For example, David Schulte, vice president of Member Relations for Excellence Alliance Institute (EAI), stated Alliance members are very optimistic today about e-commerce and e-business opportunities. He went on to say that some members are already using e-business technologies in the field, including wireless invoicing using the FieldCentrix system (www.fieldcentrix.com) and onsite credit card processing.

Brenda Schmidt agrees. As manager of E-Business Marketing at Trane, she said her company is interested in using the Internet to reduce costs and increase channel efficiency. Dealer feedback has been great and she indicated online purchases for extended service warranties are already up 30% in the residential division after being introduced on the Web only a year ago.



Generating Revenue

Making money online, however, is a little trickier. Although many online contractors are still experimenting with cost-effective ways to use the Internet to generate revenue, Philadelphia-area contractor Oliver Heating and Cooling is very pleased with the number of website leads that have turned into customers.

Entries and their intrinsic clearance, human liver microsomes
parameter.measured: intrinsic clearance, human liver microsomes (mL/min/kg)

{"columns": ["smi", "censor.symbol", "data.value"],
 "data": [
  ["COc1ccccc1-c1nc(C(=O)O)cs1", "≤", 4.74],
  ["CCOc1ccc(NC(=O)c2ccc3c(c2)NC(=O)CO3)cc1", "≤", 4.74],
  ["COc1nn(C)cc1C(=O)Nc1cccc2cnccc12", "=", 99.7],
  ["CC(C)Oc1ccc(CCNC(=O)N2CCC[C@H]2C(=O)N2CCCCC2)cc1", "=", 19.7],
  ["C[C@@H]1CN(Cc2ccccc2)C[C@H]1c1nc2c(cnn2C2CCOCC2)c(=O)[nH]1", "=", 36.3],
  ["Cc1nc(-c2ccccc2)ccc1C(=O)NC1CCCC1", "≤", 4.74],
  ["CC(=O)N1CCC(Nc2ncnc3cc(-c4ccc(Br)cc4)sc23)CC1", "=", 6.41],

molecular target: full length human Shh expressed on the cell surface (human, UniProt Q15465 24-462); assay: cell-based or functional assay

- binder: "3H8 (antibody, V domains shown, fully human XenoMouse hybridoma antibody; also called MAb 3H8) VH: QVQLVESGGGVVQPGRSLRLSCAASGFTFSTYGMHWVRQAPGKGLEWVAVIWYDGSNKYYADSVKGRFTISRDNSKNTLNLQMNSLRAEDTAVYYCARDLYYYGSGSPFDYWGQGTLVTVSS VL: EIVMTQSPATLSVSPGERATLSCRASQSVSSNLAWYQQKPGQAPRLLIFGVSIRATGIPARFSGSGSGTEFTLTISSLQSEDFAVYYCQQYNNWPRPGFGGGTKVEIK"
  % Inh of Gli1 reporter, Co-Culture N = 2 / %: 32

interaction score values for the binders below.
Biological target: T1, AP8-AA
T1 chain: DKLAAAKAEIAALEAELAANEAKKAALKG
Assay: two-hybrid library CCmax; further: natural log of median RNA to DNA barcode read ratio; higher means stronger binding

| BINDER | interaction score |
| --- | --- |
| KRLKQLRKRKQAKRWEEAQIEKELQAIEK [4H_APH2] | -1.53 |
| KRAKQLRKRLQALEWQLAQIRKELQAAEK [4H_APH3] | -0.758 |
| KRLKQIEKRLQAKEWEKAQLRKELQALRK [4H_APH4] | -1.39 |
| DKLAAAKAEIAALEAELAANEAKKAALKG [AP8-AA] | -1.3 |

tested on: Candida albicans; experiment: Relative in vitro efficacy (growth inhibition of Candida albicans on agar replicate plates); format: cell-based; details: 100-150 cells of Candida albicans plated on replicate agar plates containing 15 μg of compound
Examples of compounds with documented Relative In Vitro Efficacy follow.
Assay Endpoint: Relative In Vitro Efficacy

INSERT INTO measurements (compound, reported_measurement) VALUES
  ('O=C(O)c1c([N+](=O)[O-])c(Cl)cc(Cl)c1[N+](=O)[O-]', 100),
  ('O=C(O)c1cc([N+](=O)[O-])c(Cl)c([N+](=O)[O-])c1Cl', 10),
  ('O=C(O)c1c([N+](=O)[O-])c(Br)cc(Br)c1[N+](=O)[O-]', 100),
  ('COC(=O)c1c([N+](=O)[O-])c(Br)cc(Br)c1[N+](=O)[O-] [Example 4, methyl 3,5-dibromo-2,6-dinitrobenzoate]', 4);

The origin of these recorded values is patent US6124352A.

By making sure their Web address is in all of their marketing materials, especially their Yellow Pages ad, company president Bernie Sweenie says Web-generated leads are increasing monthly and result in above-average closing rates because the customer is already familiar with Oliver from the website. Sweenie goes on to say that the Internet has not replaced any advertising media for Oliver; it just allows the contractor to provide more information for the customer to make an informed buying decision.

Still, a good old-fashioned phone call is what usually sets the appointment.

Oliver’s story indicates a website is not a magic bullet for sales and should be used in conjunction with proven advertising strategies. But for companies willing to invest the time and money, the Internet offers many ways to reach customers online.